As you can imagine the report did little to improve my spirits.

The first shot is a wide one on the mill, a lone worker heads towards the doors, the smoke stacks sending plumes into the air. Across the bottom of the screen scrolled the text “The end of an Era”. Yes, CBC, that and much more. It could be the end of a town.

I was already a little weepy when the shot changed to the men carrying their lunch baskets, perhaps the very ones their father or brother carried years before them carried. I thought of the times my Grandma had packed a lunch in a basket very much like those from my uncles and Grandfather. Filled it with strong tea, cooked dinners, tea biscuits and cookies, filled it with love. Sometimes one of the many siblings was dispatched to bring down a forgotten lunch or maybe a snack to someone who had taken an extra shift. I guess it is hard for a reporter who did not live in that town to pick up on that little detail, but I sure did.

When the reporter Lee Pitts asked Don Beson about the closure and he compared it to a death in the family. Mr. Pitts spotted people taking video and pictures and asked one of them, Pauline Price, why she was recording the mill. Pauline, her voice was a little shaky with emotion, described how many of her family and friends worked there. Indeed, you can trace nearly everyone in GrandFalls-Windsor to that mill somehow.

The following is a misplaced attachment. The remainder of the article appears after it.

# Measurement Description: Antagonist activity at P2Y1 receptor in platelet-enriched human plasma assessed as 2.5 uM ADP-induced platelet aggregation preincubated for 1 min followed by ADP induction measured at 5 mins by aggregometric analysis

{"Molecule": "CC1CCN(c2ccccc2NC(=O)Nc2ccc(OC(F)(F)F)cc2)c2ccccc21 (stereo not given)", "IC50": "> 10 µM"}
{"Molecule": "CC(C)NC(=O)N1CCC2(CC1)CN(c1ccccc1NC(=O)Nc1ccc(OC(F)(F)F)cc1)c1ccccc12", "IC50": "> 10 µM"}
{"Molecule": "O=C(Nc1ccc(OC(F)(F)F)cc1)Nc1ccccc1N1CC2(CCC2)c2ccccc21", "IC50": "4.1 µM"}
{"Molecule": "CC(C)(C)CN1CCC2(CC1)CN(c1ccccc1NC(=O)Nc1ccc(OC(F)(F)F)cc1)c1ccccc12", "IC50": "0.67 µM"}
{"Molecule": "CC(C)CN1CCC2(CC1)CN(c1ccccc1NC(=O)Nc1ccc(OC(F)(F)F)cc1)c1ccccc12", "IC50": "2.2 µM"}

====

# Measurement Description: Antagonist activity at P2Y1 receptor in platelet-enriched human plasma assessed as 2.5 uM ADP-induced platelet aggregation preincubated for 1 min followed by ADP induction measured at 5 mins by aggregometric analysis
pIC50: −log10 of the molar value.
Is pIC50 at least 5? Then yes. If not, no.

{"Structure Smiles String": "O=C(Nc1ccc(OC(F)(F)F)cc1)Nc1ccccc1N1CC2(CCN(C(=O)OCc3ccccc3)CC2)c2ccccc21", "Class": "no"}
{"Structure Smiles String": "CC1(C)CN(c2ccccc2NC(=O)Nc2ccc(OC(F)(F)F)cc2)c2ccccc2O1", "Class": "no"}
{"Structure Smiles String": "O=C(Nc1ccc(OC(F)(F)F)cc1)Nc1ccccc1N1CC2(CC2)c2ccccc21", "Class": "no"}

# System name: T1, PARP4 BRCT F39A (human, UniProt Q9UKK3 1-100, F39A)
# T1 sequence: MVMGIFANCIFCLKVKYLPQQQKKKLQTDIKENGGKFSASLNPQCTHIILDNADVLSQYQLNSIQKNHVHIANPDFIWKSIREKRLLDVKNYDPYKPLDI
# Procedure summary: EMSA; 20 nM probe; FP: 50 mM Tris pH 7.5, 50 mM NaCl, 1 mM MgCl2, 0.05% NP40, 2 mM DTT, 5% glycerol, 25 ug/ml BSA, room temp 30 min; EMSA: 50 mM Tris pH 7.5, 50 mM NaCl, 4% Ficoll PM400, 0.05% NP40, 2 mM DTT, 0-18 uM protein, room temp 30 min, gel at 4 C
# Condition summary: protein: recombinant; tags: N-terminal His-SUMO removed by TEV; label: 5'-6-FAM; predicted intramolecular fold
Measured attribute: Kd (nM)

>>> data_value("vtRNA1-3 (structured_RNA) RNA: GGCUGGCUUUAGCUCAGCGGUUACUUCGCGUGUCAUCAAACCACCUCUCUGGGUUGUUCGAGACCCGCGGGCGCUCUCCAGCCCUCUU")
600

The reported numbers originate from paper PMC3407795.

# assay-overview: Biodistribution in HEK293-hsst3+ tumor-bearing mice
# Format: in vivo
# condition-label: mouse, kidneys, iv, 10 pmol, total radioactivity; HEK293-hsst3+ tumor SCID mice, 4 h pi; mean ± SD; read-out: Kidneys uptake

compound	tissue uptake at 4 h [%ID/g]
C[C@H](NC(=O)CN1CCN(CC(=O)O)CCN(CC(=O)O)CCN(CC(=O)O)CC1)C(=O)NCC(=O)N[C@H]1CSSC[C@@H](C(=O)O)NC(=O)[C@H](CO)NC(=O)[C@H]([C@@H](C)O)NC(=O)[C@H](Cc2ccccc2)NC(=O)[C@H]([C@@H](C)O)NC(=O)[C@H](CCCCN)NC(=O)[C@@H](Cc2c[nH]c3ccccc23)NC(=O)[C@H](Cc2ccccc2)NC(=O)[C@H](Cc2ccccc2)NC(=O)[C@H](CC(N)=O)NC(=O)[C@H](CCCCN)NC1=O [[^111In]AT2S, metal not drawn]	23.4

And that is a problem.

You have a large section of the population in GFW directly or indirectly employed by AbitibiBowater and now those jobs are gone. While in recent months there was a lot of focus on Danny taking back the rights to Star Lake, and about the Union failing to cut a deal, about Abitibi failing to offer one worth taking, there has been relatively very little said about plans to fill that gaping void. Where is that press conference? Where is the big action plan to address that? What is Danny doing to attract industry? What is GFW doing?

I can tell you that families who lost work in GFW are doing a little action planning; they can’t sit around and wait for government to step in. Those young enough are thinking about going back to school, and re-training. Others are wondering if they can move into town and find something. Many others are thinking about trying their luck out west. Out west. What a surprise.

I keep hearing Newfoundland is a “Have Province” now. I hear Danny talk about bringing people back home- home to Newfoundland to work. I have heard a lot of talk about skilled workers leaving the province- but Jesus, what is back home to keep them there?

Thursday, February 5, 2009

See, going to the Dentist can be fun.

Caught this video of a stoned "David after the Dentist" on You Tube and could not stop laughing. Wow, that is some heavy duty use of anesthetic.

Poor kid.

Wednesday, February 4, 2009

A new favourite of mine

I just had to share this with all you Newfoundlanders (and Newfoundlander wannabees) who may not have heard Colleen Power. She has a great collection of songs. Her lyrics are often witty, her music is reflective of the Newfoundland soul, and her stage presence suggests that she doesn't take it all too seriously. Her recent video for New Townie Man had me laughing out loud.

Check it out: Colleen Power singing New Townie Man: